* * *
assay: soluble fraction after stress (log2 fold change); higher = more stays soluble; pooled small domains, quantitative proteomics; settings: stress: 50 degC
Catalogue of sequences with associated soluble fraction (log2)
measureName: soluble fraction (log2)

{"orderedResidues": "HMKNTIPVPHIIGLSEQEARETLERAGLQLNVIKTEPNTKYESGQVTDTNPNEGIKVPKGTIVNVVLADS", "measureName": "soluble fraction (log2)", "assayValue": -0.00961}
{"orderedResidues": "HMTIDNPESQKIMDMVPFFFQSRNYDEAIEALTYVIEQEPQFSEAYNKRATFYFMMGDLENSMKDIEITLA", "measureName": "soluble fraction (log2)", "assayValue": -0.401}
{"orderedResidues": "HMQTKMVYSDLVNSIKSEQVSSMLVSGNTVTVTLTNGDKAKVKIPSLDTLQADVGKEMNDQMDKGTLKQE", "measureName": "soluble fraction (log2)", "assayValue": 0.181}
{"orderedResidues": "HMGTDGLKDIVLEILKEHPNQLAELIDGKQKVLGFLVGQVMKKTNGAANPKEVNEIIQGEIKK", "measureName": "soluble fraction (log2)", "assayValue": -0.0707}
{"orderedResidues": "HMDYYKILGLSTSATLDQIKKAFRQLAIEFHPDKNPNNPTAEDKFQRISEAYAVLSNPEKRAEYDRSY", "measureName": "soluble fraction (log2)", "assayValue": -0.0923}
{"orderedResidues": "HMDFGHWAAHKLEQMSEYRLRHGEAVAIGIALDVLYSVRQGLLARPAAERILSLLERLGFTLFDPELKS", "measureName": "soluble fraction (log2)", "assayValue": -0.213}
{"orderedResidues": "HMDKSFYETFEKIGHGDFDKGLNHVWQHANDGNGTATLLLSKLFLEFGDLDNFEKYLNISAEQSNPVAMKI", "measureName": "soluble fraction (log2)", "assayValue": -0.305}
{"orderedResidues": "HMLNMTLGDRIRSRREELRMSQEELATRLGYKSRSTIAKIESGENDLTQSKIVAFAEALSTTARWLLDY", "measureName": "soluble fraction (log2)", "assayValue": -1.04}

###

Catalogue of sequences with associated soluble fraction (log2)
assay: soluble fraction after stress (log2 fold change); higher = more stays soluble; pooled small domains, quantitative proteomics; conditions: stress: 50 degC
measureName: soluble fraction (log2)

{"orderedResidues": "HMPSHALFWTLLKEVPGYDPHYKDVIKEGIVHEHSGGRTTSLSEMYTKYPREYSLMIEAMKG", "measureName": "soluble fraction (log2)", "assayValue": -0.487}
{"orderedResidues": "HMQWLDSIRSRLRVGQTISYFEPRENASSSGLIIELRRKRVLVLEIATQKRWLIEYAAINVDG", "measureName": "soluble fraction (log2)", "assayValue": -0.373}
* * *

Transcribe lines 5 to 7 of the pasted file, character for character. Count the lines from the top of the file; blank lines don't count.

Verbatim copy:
{"orderedResidues": "HMTIDNPESQKIMDMVPFFFQSRNYDEAIEALTYVIEQEPQFSEAYNKRATFYFMMGDLENSMKDIEITLA", "measureName": "soluble fraction (log2)", "assayValue": -0.401}
{"orderedResidues": "HMQTKMVYSDLVNSIKSEQVSSMLVSGNTVTVTLTNGDKAKVKIPSLDTLQADVGKEMNDQMDKGTLKQE", "measureName": "soluble fraction (log2)", "assayValue": 0.181}
{"orderedResidues": "HMGTDGLKDIVLEILKEHPNQLAELIDGKQKVLGFLVGQVMKKTNGAANPKEVNEIIQGEIKK", "measureName": "soluble fraction (log2)", "assayValue": -0.0707}